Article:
#KeyLIMEPodcast 271: Good tech + good design = great #MedEd

In today’s episode, gadget loving Jon selects a qualitative study that looks to identify enablers and barriers to engagement with an EPA app. We have the technology – but are we using it to its full benefit?

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KeyLIME Session 271

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Reference

Young et. al., A mobile app to capture EPA assessment data: Utilizing the consolidated framework for implementation research to identify enablers and barriers to engagement Perspect Med Educ June 2020.

Reviewer

Jon Sherbino (@sherbino)

Background

Tech is never a solution for poor educational design.  But, good educational design can fail because of logistics.  For example, the current emphasis in (P)GME on programmatic assessment has  a  strong theoretical rationale, but handling large amounts of numeric and narrative assessment data is a problem that causes good design to fail. In this case tech is a solution.  When good design and good tech meet, HPE innovation happens.

KeyLIMERs know that I love gadgets.   Not surprisingly, this paper is about an education app.  The meta message from this paper is around implementation science and contemporary ways to understand how to evaluate educational interventions.

Purpose

“If EPA apps are to be successfully incorporated into programmatic assessment, a better understanding of how they are experienced by the end-users will be necessary. The authors conducted a qualitative study using the Consolidated Framework for Implementation Research (CFIR) to identify enablers and barriers to engagement with an EPA app.”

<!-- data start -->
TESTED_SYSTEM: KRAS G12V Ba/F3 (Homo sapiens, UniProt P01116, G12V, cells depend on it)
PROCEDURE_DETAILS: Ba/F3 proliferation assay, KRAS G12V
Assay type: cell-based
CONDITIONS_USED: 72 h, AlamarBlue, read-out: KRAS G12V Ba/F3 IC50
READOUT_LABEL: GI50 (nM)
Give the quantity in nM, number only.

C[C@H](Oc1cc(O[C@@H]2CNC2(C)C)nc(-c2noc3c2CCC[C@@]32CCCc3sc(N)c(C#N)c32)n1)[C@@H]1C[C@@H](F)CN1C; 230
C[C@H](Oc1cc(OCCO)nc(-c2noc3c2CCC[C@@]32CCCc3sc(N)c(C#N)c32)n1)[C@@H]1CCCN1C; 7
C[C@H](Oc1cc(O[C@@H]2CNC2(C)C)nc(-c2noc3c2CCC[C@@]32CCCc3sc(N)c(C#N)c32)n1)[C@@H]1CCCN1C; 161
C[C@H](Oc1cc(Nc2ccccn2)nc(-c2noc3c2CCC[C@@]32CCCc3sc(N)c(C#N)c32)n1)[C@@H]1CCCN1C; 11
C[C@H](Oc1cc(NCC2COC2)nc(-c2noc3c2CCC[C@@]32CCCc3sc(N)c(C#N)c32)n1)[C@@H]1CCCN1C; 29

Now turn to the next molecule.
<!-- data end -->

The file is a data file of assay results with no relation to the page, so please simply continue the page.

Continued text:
Key Points on the Methods

This study was set in a single outpatient psychiatry continuity clinic affiliated with a large academic teaching hospital.

Prior to introduction of an EPA app, a paper-based 27-item checklist and global rating scale and reinforcing and corrective narrative comments.

The iOS app required a faculty to select the relevant EPA, assign an entrustment score and provide a corrective comment.

Faculty and learner dyads were monitored by the study authors via a dashboard to promote regular use of the app.  Onboarding to the app included written instructions and a 30-minute one-on-one meeting.

Structured interviews of faculty and residents were performed using a modified CFIR interview guide, with 26 constructs across 5 domains.

Consolidated Framework for Implementation Research

Transcripts were independently coded using a directed content analysis with differences resolved by consensus. Codes were constructed into themes that mapped to the CIFR domains.

The reflexivity of the authors included their close relationship with the residency program, and an apriori belief in the efficiency of the app for work flows. They also demonstrated concern that the app would limit the quantity and quality of narrative comments.

Key Outcomes

After 8 faculty and 10 resident interviews theoretical sufficiency was achieved.

Intervention:

  • intuitive
  • fast and frequent feedback
  • force function of corrective feedback valued
  • force function of distilling feedback into essential element
  • loss of detail and nuance of feedback
  • misunderstanding of entrustment scale

Individuals:

  • positive emotional response
  • conflict with use in front of patients
  • no follow-up on the feedback after initially reading it

Inner setting

  • the app was not used when competing clinical demands exceeded the available time

Outer setting

  • Aligned with institutional values and norms

Key Conclusions

The authors conclude…

“The findings support ease of use and utility but also highlight important barriers such as competing demands, variable faculty understanding of the assessment framework, lack of resident use of the feedback beyond initial receipt, and salient tradeoffs when comparing comments generated by the app versus longer, more detailed paper-forms. Educators should utilize app development guidelines that optimize the user interface.”

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